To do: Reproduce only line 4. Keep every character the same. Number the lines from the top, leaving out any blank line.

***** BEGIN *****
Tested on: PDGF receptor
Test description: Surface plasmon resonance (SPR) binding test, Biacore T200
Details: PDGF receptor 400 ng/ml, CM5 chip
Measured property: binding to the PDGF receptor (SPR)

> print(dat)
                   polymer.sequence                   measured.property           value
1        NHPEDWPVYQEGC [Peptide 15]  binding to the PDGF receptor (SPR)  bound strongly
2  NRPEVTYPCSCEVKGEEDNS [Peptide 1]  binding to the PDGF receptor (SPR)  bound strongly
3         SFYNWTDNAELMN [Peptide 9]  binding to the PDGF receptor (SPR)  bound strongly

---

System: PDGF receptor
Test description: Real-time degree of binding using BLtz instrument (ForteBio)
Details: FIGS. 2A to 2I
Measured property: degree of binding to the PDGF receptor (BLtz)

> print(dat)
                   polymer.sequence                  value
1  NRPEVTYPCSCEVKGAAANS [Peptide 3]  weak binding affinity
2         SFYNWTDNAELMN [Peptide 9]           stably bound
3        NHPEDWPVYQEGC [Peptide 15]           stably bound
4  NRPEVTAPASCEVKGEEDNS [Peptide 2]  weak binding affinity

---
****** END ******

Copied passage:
Measured property: binding to the PDGF receptor (SPR)